The inquiry into whether a Veterans Affairs facility in Phoenix falsified government records to hide excessive wait times has broadened to include several other veterans centers nationwide, as officials said Thursday that complaints about delays in appointment-making and inadequate treatment date back almost a decade.
Federal prosecutors have joined the agency's investigation to determine whether criminal charges should be filed.
At the same time, the Department of Veterans Affairs' acting inspector general testified that a preliminary review of 17 patient deaths associated with the Arizona center had not shown they were caused by delays in receiving treatment.
"It's one thing to be on a waiting list," said Richard J. Griffin, acting inspector general for the VA. "It's another thing to conclude that as a result of being on a waiting list, that was the cause of death."
But he said his office was reviewing far more than the 40 possible deaths first widely reported as being associated with the Phoenix facility.
The latest disclosures renewed calls for embattled Veterans Affairs Secretary
Shinseki testified Thursday before the
He signaled that he had no plans to leave office unless President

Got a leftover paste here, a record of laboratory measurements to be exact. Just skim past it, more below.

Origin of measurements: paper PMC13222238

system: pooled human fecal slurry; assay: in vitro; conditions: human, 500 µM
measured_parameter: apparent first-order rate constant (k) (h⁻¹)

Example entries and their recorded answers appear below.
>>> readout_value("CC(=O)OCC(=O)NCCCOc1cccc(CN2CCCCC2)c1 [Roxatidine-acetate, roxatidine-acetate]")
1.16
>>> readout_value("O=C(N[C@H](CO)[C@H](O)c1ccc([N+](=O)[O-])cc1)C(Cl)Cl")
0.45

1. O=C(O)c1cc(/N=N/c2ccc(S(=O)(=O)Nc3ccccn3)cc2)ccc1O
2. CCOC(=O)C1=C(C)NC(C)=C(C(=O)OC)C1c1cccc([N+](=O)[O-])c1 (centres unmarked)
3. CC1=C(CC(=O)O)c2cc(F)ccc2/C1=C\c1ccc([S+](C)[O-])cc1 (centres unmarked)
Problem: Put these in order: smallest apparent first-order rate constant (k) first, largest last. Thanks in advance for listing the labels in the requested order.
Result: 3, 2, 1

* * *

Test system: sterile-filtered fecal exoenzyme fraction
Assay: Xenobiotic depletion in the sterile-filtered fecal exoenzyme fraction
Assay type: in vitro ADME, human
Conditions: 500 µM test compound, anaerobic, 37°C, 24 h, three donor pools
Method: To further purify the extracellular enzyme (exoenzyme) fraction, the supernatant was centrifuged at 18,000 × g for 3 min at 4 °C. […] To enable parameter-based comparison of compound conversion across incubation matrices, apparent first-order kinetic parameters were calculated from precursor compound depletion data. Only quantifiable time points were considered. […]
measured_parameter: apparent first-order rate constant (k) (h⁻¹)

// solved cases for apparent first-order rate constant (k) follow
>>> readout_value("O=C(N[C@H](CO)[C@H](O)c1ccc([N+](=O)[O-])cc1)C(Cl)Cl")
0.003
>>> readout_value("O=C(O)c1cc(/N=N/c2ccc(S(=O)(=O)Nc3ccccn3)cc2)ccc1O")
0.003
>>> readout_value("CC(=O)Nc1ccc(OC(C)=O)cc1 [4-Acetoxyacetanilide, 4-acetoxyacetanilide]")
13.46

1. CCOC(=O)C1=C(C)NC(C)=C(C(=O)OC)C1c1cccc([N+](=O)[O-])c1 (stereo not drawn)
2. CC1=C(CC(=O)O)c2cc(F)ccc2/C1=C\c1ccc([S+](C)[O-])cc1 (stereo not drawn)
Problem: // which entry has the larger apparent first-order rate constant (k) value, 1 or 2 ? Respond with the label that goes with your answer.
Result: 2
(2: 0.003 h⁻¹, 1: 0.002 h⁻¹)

Obama has stood by Shinseki, one of his longest-serving Cabinet secretaries. But the
White House spokesman
Republican leaders, including Sen.
But a growing group of lawmakers from both sides of the political aisle is audibly dissatisfied with what it characterizes as long-running systemic problems throughout the veterans' healthcare system. One Democratic senator called for the
Several senators provided detailed stories from their home states about long wait times, dating back several years.
The memo told center directors that such practices would not be tolerated because the "work-arounds" compromised the "honesty of our work."
"There's no gray area," Isakson said. "It's not, 'We think this is happening.' It's, 'We know this is happening.'"
"Clearly this problem has gone on far too long," said Sen.
Shinseki testified for more than an hour as the committee chairman, Sen.
It was Shinseki, who previously served as the Army's chief of staff, who clashed with the
But in many cases, Shinseki appeared unaware Thursday of specific problems senators raised, and he showed little urgency in his responses to their pleas for immediate action.
When asked by Sanders whether VA officials were "cooking the books," the secretary demurred.
"I'm not aware, other than a number of isolated cases, that there is evidence of that," he said.